Milwaukee Torrent Community Foundation, Inc., is a Wisconsin non-stock, nonprofit corporation organized and operated exclusively for charitable and educational purposes under Section 501(c)(3) of the Internal Revenue Code. Donations to the Foundation will be tax-deductible as permitted by law.
The Milwaukee Torrent Community Foundation Soccer Camps are dedicated to instilling the values of leadership and integrity throughout the Milwaukee area by utilizing it’s resources and knowledge in the realm of soccer to provide educational and athletic development camps to under served youth.
As these camps kick off across the Greater Milwaukee area, we need your help to continue to improve the quality and quantity of these camps. Each donation gives another child an opportunity to grow and develop in the game and for service to their community.
Watch the full TMJ4 News Story here
MILWAUKEE — Big things are happening for the Milwaukee Torrent soccer team! They just finished their first outdoor season, and they’ll play indoors soccer starting in December. But it’s what they’re doing for kids that goes beyond the game.
“I want to do something for kids who cannot afford soccer, because we all know that soccer is expensive in a club — and give the kids something they can look up to,” Andy Davi said.
Davi, a native of Germany, not only coaches the Torrent, a first-year professional franchise in the National Premier League, he took a job as head coach of the Whitefish Bay Dominican High School soccer team and started the Milwaukee Torrent Community Foundation.
That has led to scholarships worth almost $20,000 for youngsters from the Boys & Girls Clubs of Greater Milwaukee to attend the team’s soccer camps for free.
“From the first day, they were so shy because they didn’t know what to expect. Then the second day they came already with cleats that they have. Then the third day, they come here and they started hugging us,” Davi said.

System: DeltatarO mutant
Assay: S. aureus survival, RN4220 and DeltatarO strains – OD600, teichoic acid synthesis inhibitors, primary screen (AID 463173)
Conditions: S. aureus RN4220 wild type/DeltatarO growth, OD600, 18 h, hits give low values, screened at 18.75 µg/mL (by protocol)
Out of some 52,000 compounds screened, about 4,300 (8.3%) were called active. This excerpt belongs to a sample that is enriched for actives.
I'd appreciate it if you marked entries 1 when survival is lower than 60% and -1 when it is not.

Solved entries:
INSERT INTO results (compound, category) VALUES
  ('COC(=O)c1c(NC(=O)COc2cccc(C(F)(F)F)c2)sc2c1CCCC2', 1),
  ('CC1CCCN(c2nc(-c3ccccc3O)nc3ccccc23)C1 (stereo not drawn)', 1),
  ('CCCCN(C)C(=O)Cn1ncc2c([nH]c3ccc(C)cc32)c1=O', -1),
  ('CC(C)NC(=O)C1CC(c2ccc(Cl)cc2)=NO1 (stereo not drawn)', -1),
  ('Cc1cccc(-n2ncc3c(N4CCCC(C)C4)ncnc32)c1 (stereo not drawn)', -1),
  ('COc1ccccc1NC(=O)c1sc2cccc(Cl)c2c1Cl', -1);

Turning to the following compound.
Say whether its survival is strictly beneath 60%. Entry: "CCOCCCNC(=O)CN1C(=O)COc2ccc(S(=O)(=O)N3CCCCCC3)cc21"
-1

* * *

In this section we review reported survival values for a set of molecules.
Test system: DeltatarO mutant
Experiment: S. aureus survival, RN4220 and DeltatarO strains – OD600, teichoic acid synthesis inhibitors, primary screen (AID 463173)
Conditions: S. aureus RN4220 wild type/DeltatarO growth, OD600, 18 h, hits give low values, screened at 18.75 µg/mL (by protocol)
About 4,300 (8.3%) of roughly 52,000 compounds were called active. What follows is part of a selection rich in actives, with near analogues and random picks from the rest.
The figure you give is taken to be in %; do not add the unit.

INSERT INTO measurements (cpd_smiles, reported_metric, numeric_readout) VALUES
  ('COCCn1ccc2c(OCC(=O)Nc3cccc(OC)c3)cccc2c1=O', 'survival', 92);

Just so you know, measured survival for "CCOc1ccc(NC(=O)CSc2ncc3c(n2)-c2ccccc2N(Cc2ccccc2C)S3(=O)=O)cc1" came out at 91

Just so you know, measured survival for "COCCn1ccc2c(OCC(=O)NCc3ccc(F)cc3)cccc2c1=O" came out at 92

For Davi and his staff, competition is fine, but giving young people a chance to experience something they wouldn’t have been able to afford is the greater goal.
“It’s not about the level that you’re in. This is really about the personal development. You tell the kids that they can keep the T-shirt and keep the soccer ball. There were two kids that started crying when they heard this,” Davi said.
14-year-old Johnny Marion was a camper who learned much more than just soccer lessons. He learned about something he calls “teamship.”
“Everyone being nice to each other and just having a good time,” Marion said.
14-year-old Mekayla Boyd was another of the campers from the Boys & Girls Clubs benefiting from the scholarships provided by the Milwaukee Torrent Foundation.
“I really like soccer. I like all the running and how you get to be competitive. The first day I didn’t know anybody — but everybody wanted to be friends with me and stuff. I was like, the new person, and everyone helped me out. It was like a bond with their family,” Boyd said.
Davi has a bond with fellow coaches from Germany. Some of the best in the world fly in for camp, which has been sold out for the past seven years. They volunteer their expertise for free.
“It’s just the excitement when you do the simple exercises, where you see how it works, and the kids are happy and they’re laughing and smiling,” Davi said.